There has been a request also for me to post this, an email I sent out to friends after we returned from the funeral. I just learned a whole lot of things about responding to the grief of others: things that I was glad that people had done and things that I really wished that people had done that they didn't. We don't deal with this often, as we're so young. I know what it is like to not know what to do for someone too. People are still calling too. People I don't talk to on a regular basis under normal circumstances have continued to invite us over or out somewhere, call, or send nice emails, just to see how I'm doing. It means an awful lot to me.
Anyhow, here's the email:
I wanted to say thanks so very much to those of you who were so thoughtful during this hard time. Several people sent beautiful flower arrangements to the funeral home which I really appreciated. Since I hadn't really lived in NH for any extended period of time, I didn't have many friends in the area, so only a few local friends were able to make it. It made me feel far less alone when I walked around and looked at all the cards from the flowers. I know others were trying to get out to NH to be with us, and I appreciate that as well. I know its hard to make travel arrangements at the absolute last minute!
Thanks also for the many supportive emails and phone calls and cards I recieved. Even if I did not get back to you (I'm going to try to over the next few days!), I got all of your messages and it really meant a lot to me that you were thinking of me and my family.
I just wanted to give an update and some thanks to everyone after everything that happened last week. We returned from NH on Saturday night. It was nice to be back with my family for the week. The wake was on Monday night and it was as nice as a wake can be. Many of my brothers' friends and my parents friends attended, as well as a few of mine. After the wake was over, my brother Jim and I attempted to leave a beer in the casket with Ed (we had actually left several things, but this one we tried to sneak in at the end). He was trying to hide it a little bit and so tried to put it next to Ed's leg. The loud 'clunk' that followed scared everyone to death - apparently the legs part of the casket isn't padded like the part you see. The beer had just clunked down to the bottom. It was a classic Ed and Jim moment. Luckily the funeral home people were there to save the day.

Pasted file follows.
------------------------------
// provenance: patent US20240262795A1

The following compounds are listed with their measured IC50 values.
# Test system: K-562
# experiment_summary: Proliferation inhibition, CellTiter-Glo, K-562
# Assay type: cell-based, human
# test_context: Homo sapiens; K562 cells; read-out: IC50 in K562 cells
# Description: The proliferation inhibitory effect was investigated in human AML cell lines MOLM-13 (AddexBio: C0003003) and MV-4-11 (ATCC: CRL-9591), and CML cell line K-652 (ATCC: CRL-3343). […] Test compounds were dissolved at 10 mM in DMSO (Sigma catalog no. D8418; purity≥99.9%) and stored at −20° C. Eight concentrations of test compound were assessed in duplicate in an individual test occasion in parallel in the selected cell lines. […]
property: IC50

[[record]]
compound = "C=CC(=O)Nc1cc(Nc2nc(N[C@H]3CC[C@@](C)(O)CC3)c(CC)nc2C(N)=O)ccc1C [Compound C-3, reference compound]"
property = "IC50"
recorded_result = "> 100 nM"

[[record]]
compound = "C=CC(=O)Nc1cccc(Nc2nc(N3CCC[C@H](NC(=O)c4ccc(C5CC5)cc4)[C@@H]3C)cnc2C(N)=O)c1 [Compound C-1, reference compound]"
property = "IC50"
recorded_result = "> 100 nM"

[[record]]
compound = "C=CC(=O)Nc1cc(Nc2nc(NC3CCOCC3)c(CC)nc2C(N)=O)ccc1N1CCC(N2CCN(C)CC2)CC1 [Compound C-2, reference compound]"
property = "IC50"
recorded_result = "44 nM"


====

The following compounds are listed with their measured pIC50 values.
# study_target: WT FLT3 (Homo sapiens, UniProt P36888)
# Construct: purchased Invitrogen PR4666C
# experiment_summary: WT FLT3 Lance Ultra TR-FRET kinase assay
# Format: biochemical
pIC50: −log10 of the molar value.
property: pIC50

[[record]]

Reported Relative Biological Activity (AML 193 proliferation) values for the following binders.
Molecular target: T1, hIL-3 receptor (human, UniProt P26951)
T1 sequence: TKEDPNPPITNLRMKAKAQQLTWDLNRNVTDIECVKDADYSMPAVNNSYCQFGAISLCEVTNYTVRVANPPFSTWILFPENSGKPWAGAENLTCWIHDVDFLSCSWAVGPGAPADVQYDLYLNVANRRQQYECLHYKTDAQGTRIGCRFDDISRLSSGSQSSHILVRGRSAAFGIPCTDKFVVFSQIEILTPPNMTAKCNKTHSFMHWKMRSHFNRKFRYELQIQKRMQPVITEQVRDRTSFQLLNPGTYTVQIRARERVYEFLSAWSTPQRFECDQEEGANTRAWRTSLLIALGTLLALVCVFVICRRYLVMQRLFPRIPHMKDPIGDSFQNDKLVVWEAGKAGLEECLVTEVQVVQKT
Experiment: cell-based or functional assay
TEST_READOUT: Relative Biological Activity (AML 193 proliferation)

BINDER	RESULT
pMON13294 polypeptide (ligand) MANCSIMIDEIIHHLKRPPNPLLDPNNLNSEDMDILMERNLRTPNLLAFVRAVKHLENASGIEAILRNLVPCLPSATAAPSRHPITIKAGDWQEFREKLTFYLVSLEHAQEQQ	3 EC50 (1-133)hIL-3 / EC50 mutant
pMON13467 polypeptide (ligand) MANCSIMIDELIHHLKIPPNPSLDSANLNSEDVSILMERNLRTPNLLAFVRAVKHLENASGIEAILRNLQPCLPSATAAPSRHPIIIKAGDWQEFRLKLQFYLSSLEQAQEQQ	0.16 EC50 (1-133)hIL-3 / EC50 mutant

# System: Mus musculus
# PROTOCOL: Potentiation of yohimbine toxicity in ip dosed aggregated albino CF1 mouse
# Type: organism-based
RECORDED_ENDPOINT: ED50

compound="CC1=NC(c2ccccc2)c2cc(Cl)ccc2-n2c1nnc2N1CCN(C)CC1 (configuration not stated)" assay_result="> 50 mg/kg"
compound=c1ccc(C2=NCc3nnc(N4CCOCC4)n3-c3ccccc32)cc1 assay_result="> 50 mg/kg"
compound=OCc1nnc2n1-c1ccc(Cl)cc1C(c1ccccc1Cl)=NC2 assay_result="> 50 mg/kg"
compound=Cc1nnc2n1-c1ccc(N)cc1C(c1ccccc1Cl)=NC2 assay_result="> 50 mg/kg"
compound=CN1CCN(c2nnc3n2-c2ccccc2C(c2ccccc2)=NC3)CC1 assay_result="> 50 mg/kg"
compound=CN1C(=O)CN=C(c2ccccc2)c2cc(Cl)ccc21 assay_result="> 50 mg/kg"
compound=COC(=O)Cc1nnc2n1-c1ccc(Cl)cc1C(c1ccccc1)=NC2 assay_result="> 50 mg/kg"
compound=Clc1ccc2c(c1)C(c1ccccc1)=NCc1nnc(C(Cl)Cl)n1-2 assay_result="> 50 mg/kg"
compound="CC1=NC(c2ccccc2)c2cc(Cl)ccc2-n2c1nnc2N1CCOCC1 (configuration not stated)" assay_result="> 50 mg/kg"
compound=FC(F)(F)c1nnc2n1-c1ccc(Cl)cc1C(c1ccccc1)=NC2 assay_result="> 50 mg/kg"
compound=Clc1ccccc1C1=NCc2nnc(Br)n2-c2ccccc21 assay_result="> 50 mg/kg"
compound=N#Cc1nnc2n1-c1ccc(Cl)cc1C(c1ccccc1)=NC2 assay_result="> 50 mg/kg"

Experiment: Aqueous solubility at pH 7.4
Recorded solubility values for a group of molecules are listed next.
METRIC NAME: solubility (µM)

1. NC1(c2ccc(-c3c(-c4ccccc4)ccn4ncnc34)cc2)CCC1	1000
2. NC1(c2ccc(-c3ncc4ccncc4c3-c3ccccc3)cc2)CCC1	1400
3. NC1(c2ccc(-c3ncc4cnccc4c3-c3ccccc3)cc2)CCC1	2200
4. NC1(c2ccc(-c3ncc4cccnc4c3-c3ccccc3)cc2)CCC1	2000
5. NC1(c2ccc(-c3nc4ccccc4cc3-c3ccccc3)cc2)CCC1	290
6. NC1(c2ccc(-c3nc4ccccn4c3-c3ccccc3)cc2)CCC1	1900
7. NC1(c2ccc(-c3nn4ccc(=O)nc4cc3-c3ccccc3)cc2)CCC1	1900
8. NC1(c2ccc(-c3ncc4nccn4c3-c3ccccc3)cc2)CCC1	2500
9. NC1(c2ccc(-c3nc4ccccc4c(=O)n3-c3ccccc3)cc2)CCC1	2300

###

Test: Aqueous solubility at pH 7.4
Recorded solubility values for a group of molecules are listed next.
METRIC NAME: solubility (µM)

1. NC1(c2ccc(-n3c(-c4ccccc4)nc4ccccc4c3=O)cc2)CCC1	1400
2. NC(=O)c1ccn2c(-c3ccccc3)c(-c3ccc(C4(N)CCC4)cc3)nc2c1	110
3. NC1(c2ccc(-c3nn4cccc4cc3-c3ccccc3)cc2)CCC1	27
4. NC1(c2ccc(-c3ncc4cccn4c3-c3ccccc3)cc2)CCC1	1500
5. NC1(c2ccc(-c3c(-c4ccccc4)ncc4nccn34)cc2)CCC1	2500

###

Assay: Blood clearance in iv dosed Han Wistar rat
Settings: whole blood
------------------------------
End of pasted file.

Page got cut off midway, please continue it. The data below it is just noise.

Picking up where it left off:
The funeral was also nice. Jim and I both did a reading, as did my Uncle Bart (who is Jim and Ed's godfather). Jim and my dad both said a little bit about Ed as well. He was buried in the nice old cemetery of Windham. There are two cemeteries (that I know of anyway), one of which is newer. This one is really small, on a hill surrounded by old stone walls. There are a lot of very old graves in here, from the 1700 and 1800s.
We're all so young that we've probably not had to go through anything like this before with our friends. I know that it is difficult to know what to do or what to say. I thought I would pass on a few things I've learned from this whole experience.
The most important thing is: don't ignore it. I know that its difficult to know what to say to someone who has just lost someone close to them. As my father said in the funeral, 'What you say is immaterial, its the fact that you were there that is important'. Or something like that. Its worse when you don't say anything. Don't be afraid to call or send an email. Send a card. If you're able to, come over. Don't wait to be asked. Before I left for NH, two friends here stopped by, even though I totally tried to talk them out of it because I didn't want to be a bother. I'm glad they ignored me. Bring over some food - just don't everybody bring lasagna! I swear, I may not be able to eat vegetable lasagna for a while. Send flowers to the funeral home, even if you think you're not supposed to - 'in lieu of flowers' seems like we don't want any flowers at all. I don't know why they put it that way, but thats not what it means.
Anyhow. Thanks again for thinking of me and my family.
Someone has made a website in memory of my brother:
if you're interested in that.